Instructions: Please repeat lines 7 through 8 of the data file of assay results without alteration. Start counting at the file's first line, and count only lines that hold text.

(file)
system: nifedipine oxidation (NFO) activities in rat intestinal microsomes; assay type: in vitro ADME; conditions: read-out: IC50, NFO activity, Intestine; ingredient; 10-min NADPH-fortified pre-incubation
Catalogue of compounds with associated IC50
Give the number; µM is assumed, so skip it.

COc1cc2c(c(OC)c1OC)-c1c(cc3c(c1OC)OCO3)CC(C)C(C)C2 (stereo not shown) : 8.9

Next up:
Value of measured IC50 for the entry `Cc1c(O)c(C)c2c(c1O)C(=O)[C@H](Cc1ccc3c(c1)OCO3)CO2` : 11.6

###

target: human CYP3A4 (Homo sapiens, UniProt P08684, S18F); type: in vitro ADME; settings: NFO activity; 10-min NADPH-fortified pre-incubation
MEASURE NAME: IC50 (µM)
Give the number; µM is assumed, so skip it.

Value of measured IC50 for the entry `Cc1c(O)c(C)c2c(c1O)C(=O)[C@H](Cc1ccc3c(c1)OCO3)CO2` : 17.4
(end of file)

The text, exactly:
###

target: human CYP3A4 (Homo sapiens, UniProt P08684, S18F); type: in vitro ADME; settings: NFO activity; 10-min NADPH-fortified pre-incubation